Are patients discharged with care? A qualitative study of perceptions and experiences of patients, family members and care providers.

Authors:
Dr Paul Barach, BSc, MD, MPH
Dr Paul Barach, BSc, MD, MPH
Wayne State University School of Medicine
Clinical Professor
Anesthesia, critical care
Chicago, IL | United States
Cornelis J Kalkman
Cornelis J Kalkman
University Medical Center Utrecht
Netherlands

BMJ Qual Saf 2012 Dec 1;21 Suppl 1:i39-49. Epub 2012 Nov 1.

Scientific Institute for Quality of Healthcare, Radboud University Nijmegen Medical Centre, PO Box 9101, 114 IQ healthcare, Nijmegen 6500 HB, The Netherlands.

Background: Advocates for quality and safety have called for healthcare that is patient-centred and decision-making that involves patients.

Objective: The aim of the paper is to explore the barriers and facilitators to patient-centred care in the hospital discharge process.

Methods: A qualitative study using purposive sampling of 192 individual interviews and 26 focus group interviews was conducted in five European Union countries with patients and/or family members, hospital physicians and nurses, and community general practitioners and nurses. A modified Grounded Theory approach was used to analyse the data.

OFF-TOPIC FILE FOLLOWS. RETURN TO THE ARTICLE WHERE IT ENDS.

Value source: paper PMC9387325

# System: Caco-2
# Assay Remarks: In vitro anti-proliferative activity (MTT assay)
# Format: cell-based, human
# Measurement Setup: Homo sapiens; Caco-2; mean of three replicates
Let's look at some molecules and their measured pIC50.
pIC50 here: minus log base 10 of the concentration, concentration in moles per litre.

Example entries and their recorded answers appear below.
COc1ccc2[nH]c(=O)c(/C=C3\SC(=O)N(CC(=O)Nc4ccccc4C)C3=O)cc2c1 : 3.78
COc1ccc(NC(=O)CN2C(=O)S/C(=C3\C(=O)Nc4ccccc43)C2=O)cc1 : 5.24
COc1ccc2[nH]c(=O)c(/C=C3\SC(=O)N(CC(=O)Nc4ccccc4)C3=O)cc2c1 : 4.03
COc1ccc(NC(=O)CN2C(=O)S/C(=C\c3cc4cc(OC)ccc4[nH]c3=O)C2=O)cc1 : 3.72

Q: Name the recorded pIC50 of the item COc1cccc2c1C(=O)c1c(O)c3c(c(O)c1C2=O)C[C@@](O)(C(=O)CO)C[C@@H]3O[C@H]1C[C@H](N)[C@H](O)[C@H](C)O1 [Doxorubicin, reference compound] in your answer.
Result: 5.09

Results: The barriers and facilitators were classified into 15 categories from which four themes emerged: (1) healthcare providers do not sufficiently prioritise discharge consultations with patients and family members due to time restraints and competing care obligations; (2) discharge communication varied from instructing patients and family members to shared decision-making; (3) patients often feel unprepared for discharge, and postdischarge care is not tailored to individual patient needs and preferences; and (4) pressure on available hospital beds and community resources affect the discharge process.

Conclusions: Our findings suggest that involvement of patients and families in the preparations for discharge is determined by the extent to which care providers are willing and able to accommodate patients' and families' capabilities, needs and preferences. Future interventions should be directed at healthcare providers' attitudes and their organisation's leadership, with a focus on improving communication among care providers, patients and families, and between hospital and community care providers.

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Source
http://dx.doi.org/10.1136/bmjqs-2012-001165DOI Listing
December 2012
32 Reads
26 Citations
3.990 Impact Factor

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